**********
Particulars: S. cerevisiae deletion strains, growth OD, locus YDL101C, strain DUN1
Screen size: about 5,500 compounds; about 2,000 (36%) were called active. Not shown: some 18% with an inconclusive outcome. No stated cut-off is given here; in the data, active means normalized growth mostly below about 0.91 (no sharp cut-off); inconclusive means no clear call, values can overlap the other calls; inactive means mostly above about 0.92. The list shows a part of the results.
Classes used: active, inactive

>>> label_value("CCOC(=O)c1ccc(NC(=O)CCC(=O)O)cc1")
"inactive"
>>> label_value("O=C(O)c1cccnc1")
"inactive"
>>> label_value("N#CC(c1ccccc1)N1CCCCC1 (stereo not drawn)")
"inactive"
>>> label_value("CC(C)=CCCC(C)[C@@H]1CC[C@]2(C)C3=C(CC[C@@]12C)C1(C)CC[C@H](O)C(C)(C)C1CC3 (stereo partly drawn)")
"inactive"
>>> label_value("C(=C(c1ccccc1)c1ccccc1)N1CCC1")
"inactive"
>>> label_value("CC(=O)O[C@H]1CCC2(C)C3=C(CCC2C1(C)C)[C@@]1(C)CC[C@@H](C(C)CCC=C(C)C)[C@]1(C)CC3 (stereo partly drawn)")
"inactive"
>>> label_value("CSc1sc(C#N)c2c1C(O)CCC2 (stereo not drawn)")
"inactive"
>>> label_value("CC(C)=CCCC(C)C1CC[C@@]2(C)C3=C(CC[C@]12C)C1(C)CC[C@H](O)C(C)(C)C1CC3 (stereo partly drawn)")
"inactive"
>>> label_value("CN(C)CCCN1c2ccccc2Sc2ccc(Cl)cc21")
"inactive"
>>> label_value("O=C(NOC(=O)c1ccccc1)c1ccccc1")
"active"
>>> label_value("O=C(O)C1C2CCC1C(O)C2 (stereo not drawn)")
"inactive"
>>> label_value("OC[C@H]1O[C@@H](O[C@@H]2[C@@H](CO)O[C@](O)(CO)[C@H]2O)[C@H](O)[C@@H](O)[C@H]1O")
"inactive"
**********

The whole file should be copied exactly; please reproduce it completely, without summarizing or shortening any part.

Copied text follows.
Particulars: S. cerevisiae deletion strains, growth OD, locus YDL101C, strain DUN1
Screen size: about 5,500 compounds; about 2,000 (36%) were called active. Not shown: some 18% with an inconclusive outcome. No stated cut-off is given here; in the data, active means normalized growth mostly below about 0.91 (no sharp cut-off); inconclusive means no clear call, values can overlap the other calls; inactive means mostly above about 0.92. The list shows a part of the results.
Classes used: active, inactive

>>> label_value("CCOC(=O)c1ccc(NC(=O)CCC(=O)O)cc1")
"inactive"
>>> label_value("O=C(O)c1cccnc1")
"inactive"
>>> label_value("N#CC(c1ccccc1)N1CCCCC1 (stereo not drawn)")
"inactive"
>>> label_value("CC(C)=CCCC(C)[C@@H]1CC[C@]2(C)C3=C(CC[C@@]12C)C1(C)CC[C@H](O)C(C)(C)C1CC3 (stereo partly drawn)")
"inactive"
>>> label_value("C(=C(c1ccccc1)c1ccccc1)N1CCC1")
"inactive"
>>> label_value("CC(=O)O[C@H]1CCC2(C)C3=C(CCC2C1(C)C)[C@@]1(C)CC[C@@H](C(C)CCC=C(C)C)[C@]1(C)CC3 (stereo partly drawn)")
"inactive"
>>> label_value("CSc1sc(C#N)c2c1C(O)CCC2 (stereo not drawn)")
"inactive"
>>> label_value("CC(C)=CCCC(C)C1CC[C@@]2(C)C3=C(CC[C@]12C)C1(C)CC[C@H](O)C(C)(C)C1CC3 (stereo partly drawn)")
"inactive"
>>> label_value("CN(C)CCCN1c2ccccc2Sc2ccc(Cl)cc21")
"inactive"
>>> label_value("O=C(NOC(=O)c1ccccc1)c1ccccc1")
"active"
>>> label_value("O=C(O)C1C2CCC1C(O)C2 (stereo not drawn)")
"inactive"
>>> label_value("OC[C@H]1O[C@@H](O[C@@H]2[C@@H](CO)O[C@](O)(CO)[C@H]2O)[C@H](O)[C@@H](O)[C@H]1O")
"inactive"